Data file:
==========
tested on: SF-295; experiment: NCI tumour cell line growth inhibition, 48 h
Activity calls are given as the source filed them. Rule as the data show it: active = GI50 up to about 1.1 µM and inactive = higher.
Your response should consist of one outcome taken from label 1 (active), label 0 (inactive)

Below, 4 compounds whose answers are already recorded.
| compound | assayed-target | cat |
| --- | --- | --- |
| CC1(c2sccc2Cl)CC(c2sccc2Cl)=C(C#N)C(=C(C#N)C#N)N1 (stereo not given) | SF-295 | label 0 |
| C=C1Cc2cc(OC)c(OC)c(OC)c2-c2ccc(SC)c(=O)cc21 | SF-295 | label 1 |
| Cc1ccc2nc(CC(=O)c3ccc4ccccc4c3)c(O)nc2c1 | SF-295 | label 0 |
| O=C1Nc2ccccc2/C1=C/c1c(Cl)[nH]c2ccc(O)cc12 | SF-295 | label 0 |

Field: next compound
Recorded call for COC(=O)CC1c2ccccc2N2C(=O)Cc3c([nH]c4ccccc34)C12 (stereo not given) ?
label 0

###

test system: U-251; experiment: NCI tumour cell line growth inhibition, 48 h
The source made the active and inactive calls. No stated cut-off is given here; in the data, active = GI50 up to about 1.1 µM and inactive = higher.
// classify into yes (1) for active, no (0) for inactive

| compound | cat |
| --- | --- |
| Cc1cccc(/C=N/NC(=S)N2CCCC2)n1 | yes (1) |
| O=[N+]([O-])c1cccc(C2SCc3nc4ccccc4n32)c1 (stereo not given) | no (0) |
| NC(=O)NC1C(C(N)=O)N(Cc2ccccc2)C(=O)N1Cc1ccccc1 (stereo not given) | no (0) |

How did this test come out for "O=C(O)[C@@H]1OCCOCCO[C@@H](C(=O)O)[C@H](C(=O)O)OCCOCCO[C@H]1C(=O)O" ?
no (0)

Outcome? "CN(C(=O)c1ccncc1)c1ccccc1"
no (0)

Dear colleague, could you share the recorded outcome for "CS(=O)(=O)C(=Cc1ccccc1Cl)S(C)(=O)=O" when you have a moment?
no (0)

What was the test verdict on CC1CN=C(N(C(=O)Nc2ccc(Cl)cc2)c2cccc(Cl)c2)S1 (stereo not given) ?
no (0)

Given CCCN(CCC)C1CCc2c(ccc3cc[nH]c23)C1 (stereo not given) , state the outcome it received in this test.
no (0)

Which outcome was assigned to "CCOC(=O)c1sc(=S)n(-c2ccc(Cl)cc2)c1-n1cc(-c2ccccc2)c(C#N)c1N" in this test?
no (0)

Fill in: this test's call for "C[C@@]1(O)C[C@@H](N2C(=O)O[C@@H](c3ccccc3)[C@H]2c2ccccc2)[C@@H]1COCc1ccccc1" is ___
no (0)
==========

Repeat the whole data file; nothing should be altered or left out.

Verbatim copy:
tested on: SF-295; experiment: NCI tumour cell line growth inhibition, 48 h
Activity calls are given as the source filed them. Rule as the data show it: active = GI50 up to about 1.1 µM and inactive = higher.
Your response should consist of one outcome taken from label 1 (active), label 0 (inactive)

Below, 4 compounds whose answers are already recorded.
| compound | assayed-target | cat |
| --- | --- | --- |
| CC1(c2sccc2Cl)CC(c2sccc2Cl)=C(C#N)C(=C(C#N)C#N)N1 (stereo not given) | SF-295 | label 0 |
| C=C1Cc2cc(OC)c(OC)c(OC)c2-c2ccc(SC)c(=O)cc21 | SF-295 | label 1 |
| Cc1ccc2nc(CC(=O)c3ccc4ccccc4c3)c(O)nc2c1 | SF-295 | label 0 |
| O=C1Nc2ccccc2/C1=C/c1c(Cl)[nH]c2ccc(O)cc12 | SF-295 | label 0 |

Field: next compound
Recorded call for COC(=O)CC1c2ccccc2N2C(=O)Cc3c([nH]c4ccccc34)C12 (stereo not given) ?
label 0

###

test system: U-251; experiment: NCI tumour cell line growth inhibition, 48 h
The source made the active and inactive calls. No stated cut-off is given here; in the data, active = GI50 up to about 1.1 µM and inactive = higher.
// classify into yes (1) for active, no (0) for inactive

| compound | cat |
| --- | --- |
| Cc1cccc(/C=N/NC(=S)N2CCCC2)n1 | yes (1) |
| O=[N+]([O-])c1cccc(C2SCc3nc4ccccc4n32)c1 (stereo not given) | no (0) |
| NC(=O)NC1C(C(N)=O)N(Cc2ccccc2)C(=O)N1Cc1ccccc1 (stereo not given) | no (0) |

How did this test come out for "O=C(O)[C@@H]1OCCOCCO[C@@H](C(=O)O)[C@H](C(=O)O)OCCOCCO[C@H]1C(=O)O" ?
no (0)

Outcome? "CN(C(=O)c1ccncc1)c1ccccc1"
no (0)

Dear colleague, could you share the recorded outcome for "CS(=O)(=O)C(=Cc1ccccc1Cl)S(C)(=O)=O" when you have a moment?
no (0)

What was the test verdict on CC1CN=C(N(C(=O)Nc2ccc(Cl)cc2)c2cccc(Cl)c2)S1 (stereo not given) ?
no (0)

Given CCCN(CCC)C1CCc2c(ccc3cc[nH]c23)C1 (stereo not given) , state the outcome it received in this test.
no (0)

Which outcome was assigned to "CCOC(=O)c1sc(=S)n(-c2ccc(Cl)cc2)c1-n1cc(-c2ccccc2)c(C#N)c1N" in this test?
no (0)

Fill in: this test's call for "C[C@@]1(O)C[C@@H](N2C(=O)O[C@@H](c3ccccc3)[C@H]2c2ccccc2)[C@@H]1COCc1ccccc1" is ___
no (0)